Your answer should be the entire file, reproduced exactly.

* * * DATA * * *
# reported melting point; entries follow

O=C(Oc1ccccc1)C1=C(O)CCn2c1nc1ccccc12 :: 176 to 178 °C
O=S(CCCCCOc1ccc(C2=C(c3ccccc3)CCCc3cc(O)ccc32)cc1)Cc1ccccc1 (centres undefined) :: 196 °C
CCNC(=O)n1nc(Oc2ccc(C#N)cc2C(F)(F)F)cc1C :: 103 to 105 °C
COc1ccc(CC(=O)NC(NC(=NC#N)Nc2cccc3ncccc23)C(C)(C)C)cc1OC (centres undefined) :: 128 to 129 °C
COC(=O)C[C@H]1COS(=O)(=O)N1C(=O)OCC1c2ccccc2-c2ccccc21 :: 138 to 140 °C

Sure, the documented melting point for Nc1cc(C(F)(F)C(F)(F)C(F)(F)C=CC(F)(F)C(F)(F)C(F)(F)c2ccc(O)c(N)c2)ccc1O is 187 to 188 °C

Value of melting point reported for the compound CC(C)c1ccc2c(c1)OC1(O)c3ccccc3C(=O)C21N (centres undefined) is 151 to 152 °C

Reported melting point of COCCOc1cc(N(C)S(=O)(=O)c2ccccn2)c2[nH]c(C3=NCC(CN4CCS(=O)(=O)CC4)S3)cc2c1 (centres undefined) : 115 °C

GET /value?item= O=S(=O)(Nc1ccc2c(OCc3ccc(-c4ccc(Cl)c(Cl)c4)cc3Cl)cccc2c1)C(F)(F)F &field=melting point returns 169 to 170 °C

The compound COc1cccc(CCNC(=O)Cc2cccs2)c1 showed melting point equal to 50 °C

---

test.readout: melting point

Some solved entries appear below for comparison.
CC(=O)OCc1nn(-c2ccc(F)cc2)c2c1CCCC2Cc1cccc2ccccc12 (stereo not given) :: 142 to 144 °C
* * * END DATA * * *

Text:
# reported melting point; entries follow

O=C(Oc1ccccc1)C1=C(O)CCn2c1nc1ccccc12 :: 176 to 178 °C
O=S(CCCCCOc1ccc(C2=C(c3ccccc3)CCCc3cc(O)ccc32)cc1)Cc1ccccc1 (centres undefined) :: 196 °C
CCNC(=O)n1nc(Oc2ccc(C#N)cc2C(F)(F)F)cc1C :: 103 to 105 °C
COc1ccc(CC(=O)NC(NC(=NC#N)Nc2cccc3ncccc23)C(C)(C)C)cc1OC (centres undefined) :: 128 to 129 °C
COC(=O)C[C@H]1COS(=O)(=O)N1C(=O)OCC1c2ccccc2-c2ccccc21 :: 138 to 140 °C

Sure, the documented melting point for Nc1cc(C(F)(F)C(F)(F)C(F)(F)C=CC(F)(F)C(F)(F)C(F)(F)c2ccc(O)c(N)c2)ccc1O is 187 to 188 °C

Value of melting point reported for the compound CC(C)c1ccc2c(c1)OC1(O)c3ccccc3C(=O)C21N (centres undefined) is 151 to 152 °C

Reported melting point of COCCOc1cc(N(C)S(=O)(=O)c2ccccn2)c2[nH]c(C3=NCC(CN4CCS(=O)(=O)CC4)S3)cc2c1 (centres undefined) : 115 °C

GET /value?item= O=S(=O)(Nc1ccc2c(OCc3ccc(-c4ccc(Cl)c(Cl)c4)cc3Cl)cccc2c1)C(F)(F)F &field=melting point returns 169 to 170 °C

The compound COc1cccc(CCNC(=O)Cc2cccs2)c1 showed melting point equal to 50 °C

---

test.readout: melting point

Some solved entries appear below for comparison.
CC(=O)OCc1nn(-c2ccc(F)cc2)c2c1CCCC2Cc1cccc2ccccc12 (stereo not given) :: 142 to 144 °C